Yamsi Ranch blends traditional ranch with guided fishing: "We have been blessed by and large with happy lives." - Gerda Hyde, Of Cattle and Trout

Gerda Hyde, now in her 70s, still manages the Yamsi Ranch along Williamson River.

 

January 7, 2004

 

By Larry Turner, Chiloquin, Oregon

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Gerda Hyde is a modern-day pioneer lady.

She manages, with her son John, the fabled Yamsi Ranch along the wild Williamson River's headwaters near Chiloquin. Yamsi is a Klamath Indian word for "home of the north wind."

They raise cattle, operate a fly-fishing business and are the founders of the Operation Stronghold Wildlife program.

This unique ranch is off the mainstream electric grid which perfectly suits the 70-some-year-old Hyde.

"It's not important how old I am, how many acres or cattle we have --people get too caught up in figures," Hyde said. "We generate our own electricity, live as self sufficiently as we can, and we have been blessed by and large with happy lives."

Common and uncommon events of Yamsi ranch and family life have been chronicled by her husband, Dayton O. Hyde, in several of his books, including "Yamsi," "Sandy" and "Don Coyote."

He has been separated from Yamsi a number of years, living in Rapid City, S.D., where he founded and manages the Wildhorse Sanctuary.

The Yamsi is a working cattle ranch, wildlife sanctuary and, more recently, a seasonal fly-fishing business.

"When making ends meet with cattle became tougher, we had to diversify," Hyde said. "Fly fishing was perfect for us because of the rich trout population in the river."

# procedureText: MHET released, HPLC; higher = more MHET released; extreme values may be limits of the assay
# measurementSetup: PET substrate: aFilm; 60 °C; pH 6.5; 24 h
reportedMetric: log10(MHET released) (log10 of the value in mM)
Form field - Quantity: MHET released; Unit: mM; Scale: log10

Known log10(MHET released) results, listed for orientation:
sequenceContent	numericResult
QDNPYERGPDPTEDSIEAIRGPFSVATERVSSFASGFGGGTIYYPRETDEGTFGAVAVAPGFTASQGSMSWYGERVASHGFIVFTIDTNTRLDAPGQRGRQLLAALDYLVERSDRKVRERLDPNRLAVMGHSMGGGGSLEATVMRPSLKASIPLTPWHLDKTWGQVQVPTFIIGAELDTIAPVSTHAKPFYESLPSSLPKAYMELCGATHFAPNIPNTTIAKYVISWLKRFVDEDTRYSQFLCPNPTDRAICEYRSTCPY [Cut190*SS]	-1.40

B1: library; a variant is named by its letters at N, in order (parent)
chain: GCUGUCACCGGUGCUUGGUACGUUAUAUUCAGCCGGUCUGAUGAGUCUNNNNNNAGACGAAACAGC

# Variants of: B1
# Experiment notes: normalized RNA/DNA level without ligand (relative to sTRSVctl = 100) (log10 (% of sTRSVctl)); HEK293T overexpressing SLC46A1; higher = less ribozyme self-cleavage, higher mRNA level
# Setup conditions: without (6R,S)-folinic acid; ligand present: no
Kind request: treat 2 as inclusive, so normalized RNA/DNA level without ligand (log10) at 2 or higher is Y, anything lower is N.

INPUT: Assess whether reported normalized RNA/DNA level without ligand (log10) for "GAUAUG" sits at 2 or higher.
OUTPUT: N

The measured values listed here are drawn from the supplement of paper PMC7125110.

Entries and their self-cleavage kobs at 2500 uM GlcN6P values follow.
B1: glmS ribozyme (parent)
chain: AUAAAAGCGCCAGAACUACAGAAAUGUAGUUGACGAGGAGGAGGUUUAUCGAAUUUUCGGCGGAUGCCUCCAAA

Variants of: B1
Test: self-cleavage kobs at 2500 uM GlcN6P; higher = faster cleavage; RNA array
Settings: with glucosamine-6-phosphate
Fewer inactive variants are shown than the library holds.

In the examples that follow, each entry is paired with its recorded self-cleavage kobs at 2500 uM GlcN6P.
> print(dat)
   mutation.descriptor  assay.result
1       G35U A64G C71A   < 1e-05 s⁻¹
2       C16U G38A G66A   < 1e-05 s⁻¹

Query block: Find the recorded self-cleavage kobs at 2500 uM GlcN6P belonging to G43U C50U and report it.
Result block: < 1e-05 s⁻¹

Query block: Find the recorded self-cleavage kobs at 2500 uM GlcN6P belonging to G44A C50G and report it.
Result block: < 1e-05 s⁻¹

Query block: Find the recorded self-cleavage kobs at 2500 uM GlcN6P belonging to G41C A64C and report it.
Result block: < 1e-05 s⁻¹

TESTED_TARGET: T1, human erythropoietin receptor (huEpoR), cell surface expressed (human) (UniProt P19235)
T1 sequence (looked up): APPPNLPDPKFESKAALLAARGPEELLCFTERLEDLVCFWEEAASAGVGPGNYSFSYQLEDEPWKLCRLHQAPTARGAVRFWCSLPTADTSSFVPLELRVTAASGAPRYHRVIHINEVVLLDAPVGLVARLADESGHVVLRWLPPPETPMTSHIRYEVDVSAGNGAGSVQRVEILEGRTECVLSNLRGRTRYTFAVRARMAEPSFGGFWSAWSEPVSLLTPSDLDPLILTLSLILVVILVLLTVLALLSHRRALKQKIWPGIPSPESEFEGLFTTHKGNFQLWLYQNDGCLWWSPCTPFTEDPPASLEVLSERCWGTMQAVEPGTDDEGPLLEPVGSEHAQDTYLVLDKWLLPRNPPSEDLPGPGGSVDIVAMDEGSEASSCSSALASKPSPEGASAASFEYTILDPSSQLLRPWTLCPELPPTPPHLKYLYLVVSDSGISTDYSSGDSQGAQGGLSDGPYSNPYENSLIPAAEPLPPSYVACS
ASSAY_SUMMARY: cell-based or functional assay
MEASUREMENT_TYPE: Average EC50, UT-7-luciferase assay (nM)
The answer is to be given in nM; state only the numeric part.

A fishing "bunkhouse" was built next to the main ranch house with timber cut and milled from their own property.

At $225 per person per day, fisherman get room and board and blue ribbon catch-and-release rainbow and brook trout fishing. The Hydes own land along the first seven miles of the Williamson, including one of the headwaters.

They lost the main headwaters to the feds in a court battle.

"Something to do with a law against private ownership of the main headwaters of a river," says Hyde.

The Hydes have a 300-acre private lake, called Hyde Lake, which they built in 1967. It is stocked with trophy trout. The lake can be fished year around, except when iced over. The Williamson's season is May through October.

John is the trout expert, Gerda the cook, and both -- along with John's wife Jerri -- manage the cattle operation. It is a holistic operation that also includes hands-on work by eight of her 17 grandchildren and input from her other two sons.

Their personal veterinarian is Gerda's youngest son Taylor, who occasionally assists along with maintaining his veterinarian practice and separate ranch with wife Becky Hatfield-Hyde near Beatty.

Gerda's eldest son Dayton manages Red Feather Lake Resort in Colorado. Her daughter Ginny lives in Chiloquin with her two children. Daughter Marsha is deceased.

The Wildlife Stronghold established by the Hydes is a voluntary, non-profit organization that encourages the development of wildlife potential on private lands. According to Dayton O., "It is led by the private sector, which helps farmers, ranchers, timber producers, and other landowners create vital reservoirs of wildlife and plants on their own land."

There are 300 active members worldwide.

The Hydes still sell Wildlife Stronghold signs, but are not nearly as active with the program as they use to be.

"We've let it fizzle because we've just not have had the time to tend to it properly," Gerda said.

See CATTLE, page B2